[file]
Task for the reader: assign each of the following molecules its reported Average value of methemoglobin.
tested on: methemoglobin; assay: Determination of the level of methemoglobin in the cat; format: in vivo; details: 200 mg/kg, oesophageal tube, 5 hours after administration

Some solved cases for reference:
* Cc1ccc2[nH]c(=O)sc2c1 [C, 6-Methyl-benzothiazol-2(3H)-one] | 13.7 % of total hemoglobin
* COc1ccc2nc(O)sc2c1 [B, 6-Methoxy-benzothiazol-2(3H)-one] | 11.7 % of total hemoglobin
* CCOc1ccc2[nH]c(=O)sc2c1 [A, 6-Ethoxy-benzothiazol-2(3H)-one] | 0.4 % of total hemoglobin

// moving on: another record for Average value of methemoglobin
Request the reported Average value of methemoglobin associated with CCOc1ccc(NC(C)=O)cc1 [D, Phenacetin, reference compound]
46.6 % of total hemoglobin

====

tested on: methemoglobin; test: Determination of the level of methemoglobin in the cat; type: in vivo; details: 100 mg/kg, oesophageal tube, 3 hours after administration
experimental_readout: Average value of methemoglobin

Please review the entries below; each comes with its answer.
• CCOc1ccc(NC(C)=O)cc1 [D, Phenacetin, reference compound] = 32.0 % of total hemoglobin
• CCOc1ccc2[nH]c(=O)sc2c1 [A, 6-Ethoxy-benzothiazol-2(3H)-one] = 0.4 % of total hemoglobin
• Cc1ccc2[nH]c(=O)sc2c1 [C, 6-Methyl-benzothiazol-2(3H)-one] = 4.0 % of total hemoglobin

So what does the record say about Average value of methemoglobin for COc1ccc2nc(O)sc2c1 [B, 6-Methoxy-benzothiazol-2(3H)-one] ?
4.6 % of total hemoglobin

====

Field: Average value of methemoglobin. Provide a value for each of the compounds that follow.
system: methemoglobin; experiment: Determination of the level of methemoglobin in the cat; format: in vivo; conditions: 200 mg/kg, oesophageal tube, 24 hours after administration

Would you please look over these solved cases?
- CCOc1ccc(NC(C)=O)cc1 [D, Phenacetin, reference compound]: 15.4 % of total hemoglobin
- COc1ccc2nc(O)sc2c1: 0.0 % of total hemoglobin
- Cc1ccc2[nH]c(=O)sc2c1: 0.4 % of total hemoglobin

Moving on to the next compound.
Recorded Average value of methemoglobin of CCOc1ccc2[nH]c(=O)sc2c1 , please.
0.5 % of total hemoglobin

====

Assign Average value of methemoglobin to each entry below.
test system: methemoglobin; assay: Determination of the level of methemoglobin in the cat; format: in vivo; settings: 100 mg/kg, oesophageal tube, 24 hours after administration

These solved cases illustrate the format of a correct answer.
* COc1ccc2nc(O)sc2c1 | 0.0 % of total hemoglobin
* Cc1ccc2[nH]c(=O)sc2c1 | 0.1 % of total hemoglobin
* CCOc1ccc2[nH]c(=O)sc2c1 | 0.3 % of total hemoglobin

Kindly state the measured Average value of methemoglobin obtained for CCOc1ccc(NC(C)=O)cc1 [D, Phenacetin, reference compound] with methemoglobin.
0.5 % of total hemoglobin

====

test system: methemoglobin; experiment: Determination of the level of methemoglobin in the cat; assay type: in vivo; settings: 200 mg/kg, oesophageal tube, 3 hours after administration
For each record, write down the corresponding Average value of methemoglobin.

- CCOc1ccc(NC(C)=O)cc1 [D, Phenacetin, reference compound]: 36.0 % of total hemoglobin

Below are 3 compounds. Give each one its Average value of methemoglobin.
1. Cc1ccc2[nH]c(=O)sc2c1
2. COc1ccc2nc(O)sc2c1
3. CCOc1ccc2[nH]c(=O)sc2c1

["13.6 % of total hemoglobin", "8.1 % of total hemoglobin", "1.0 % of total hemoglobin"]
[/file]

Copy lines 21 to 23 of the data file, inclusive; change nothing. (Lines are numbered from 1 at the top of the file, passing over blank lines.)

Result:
system: methemoglobin; experiment: Determination of the level of methemoglobin in the cat; format: in vivo; conditions: 200 mg/kg, oesophageal tube, 24 hours after administration

Would you please look over these solved cases?
- CCOc1ccc(NC(C)=O)cc1 [D, Phenacetin, reference compound]: 15.4 % of total hemoglobin